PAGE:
If you haven’t done it yet, it’s really time, Cinderella. I want you to answer that prompt, in my Ideal Life, I am a person who…who what?
I’m not asking you what job you want or what kind of house you want to live in or who your perfect spouse would be. I’m not even asking you what you do, necessarily.
I want you to consider the kind of person you would be in your Ideal Life. Who you are influences what you do, and that’s why examining what is working and what isn’t working in your life won’t move you forward until you have done the heavy lifting of really thinking about who you would want to be in your Ideal Life.
If you get stuck, I want you to consider this question: What do I want the people I love to say about me at my funeral? It’s not a dark question. It’s a question that gets you thinking about who you want to be remembered for being. Your answers to that question will start getting you thinking about who you would be in your Ideal Life. I’m putting a link in the show notes to an article with 101 virtues that I dare not speak aloud, lest we awaken the Philosopher Princess.
Then, all that’s left is to just start putting those into practice and start living that way, right?
Right. Easy as pie.
Next week, we are going to start talking about the questions you’ll need to ask yourself every single day that will help you live according to who you want to be in your Ideal Life.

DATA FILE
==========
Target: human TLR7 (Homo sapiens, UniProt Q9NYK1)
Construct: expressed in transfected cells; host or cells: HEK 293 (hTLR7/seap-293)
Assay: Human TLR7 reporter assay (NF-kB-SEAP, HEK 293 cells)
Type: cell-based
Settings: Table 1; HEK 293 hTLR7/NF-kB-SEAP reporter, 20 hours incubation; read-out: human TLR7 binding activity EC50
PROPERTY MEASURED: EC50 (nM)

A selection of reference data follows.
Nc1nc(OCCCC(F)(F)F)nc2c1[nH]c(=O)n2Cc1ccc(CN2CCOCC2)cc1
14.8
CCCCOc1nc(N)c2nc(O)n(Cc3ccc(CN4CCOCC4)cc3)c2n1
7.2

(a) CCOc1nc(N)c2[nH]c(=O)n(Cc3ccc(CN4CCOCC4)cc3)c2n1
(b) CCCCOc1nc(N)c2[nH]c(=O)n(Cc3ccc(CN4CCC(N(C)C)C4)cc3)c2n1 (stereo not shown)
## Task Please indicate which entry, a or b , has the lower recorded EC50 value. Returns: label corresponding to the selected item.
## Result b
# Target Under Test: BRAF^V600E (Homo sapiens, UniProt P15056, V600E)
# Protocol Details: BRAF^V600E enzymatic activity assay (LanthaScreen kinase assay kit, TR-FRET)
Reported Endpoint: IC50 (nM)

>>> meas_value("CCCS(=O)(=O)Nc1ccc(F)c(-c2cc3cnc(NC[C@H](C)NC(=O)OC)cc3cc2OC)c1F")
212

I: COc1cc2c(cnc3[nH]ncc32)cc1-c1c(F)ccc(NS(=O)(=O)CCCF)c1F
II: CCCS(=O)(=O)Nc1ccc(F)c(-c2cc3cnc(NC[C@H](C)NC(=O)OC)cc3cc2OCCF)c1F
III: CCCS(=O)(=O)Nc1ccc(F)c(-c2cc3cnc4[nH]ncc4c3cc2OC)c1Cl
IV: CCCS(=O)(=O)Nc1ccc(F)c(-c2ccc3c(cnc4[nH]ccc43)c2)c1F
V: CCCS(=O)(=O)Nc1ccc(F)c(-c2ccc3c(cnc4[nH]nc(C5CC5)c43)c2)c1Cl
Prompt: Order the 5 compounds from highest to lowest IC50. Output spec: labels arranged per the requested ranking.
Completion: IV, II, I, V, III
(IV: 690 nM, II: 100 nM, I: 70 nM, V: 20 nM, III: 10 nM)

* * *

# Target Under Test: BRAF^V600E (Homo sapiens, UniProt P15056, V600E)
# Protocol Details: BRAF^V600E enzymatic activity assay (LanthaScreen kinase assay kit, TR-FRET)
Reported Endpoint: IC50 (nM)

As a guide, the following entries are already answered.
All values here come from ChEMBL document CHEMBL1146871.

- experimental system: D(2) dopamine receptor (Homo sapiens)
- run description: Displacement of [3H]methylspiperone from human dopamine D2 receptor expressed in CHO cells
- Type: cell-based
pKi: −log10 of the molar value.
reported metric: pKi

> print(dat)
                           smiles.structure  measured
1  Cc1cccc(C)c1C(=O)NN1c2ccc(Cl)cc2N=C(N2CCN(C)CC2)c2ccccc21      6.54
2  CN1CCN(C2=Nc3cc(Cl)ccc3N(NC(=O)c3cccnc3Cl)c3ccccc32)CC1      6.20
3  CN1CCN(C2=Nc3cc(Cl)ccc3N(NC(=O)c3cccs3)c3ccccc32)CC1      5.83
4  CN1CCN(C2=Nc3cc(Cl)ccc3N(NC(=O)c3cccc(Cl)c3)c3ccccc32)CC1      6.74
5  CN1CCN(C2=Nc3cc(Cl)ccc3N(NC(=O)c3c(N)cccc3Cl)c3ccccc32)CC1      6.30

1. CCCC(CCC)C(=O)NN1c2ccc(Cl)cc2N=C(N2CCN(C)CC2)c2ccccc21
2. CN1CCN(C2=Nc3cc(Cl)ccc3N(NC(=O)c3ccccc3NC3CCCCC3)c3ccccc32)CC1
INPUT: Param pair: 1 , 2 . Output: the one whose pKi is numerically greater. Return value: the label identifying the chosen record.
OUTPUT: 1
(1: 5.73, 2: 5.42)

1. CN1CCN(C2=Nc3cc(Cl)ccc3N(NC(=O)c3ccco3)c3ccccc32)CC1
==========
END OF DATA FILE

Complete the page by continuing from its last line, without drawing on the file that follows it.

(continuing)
Don’t worry, Cinderella. I’ll help you survive the fairy dust storm.
You exist for a reason. Everything you have: your talents, your ideas, your experiences, your emotions…they all exist to make this world a better place.
I do not say this lightly, Cinderella. I believe it with every fiber of my being, and I am putting my reputation as a fairy godmother on the line to prove it to you.
Who you are is unique and amazing. You simply have no idea how special and worthy you are. The only thing that seems to be missing is you believing in you.
Now get to work, Cinderella. You’re cleared for takeoff.
Thank you so much for listening to the podcast. Don’t forget to subscribe on your podcatcher, and please, if you enjoy something you’ve heard here please share it with someone you think could use a fairy godmother, too!
A great big thank you to Seven Productions here in Mulhouse France for the use of the song La Joie as the Intro and Outtro to the show. Also, thanks to Matt Kugler who sang it and Claude Ekwe who wrote it.
Talking Points: Getting to know the cockpit; what are all these gauges for?; mastering the wiring of your aircraft; your flightpath.
Does this not sound like a podcast about your Ideal Life? Well, it is, I promise you. You’ll need to suspend your disbelief for a second, Cinderella. But by the end, you’ll be cleared for takeoff.
101 Virtues: https://lilyfieldschallenge.com/2021/01/20/the-virtue-game-play-along-at-home/
You can contact Lily by email: email@example.com, or find her other work here: https://linktr.ee/lilyfieldschallenge
A great big thank you to Seven Productions, https://7prod.fr/, here in Mulhouse France for the use of the song La Joie for the Intro and Outtro to the show. Also, thanks to Matt Kugler who sang it and Claude Ekwe who wrote it.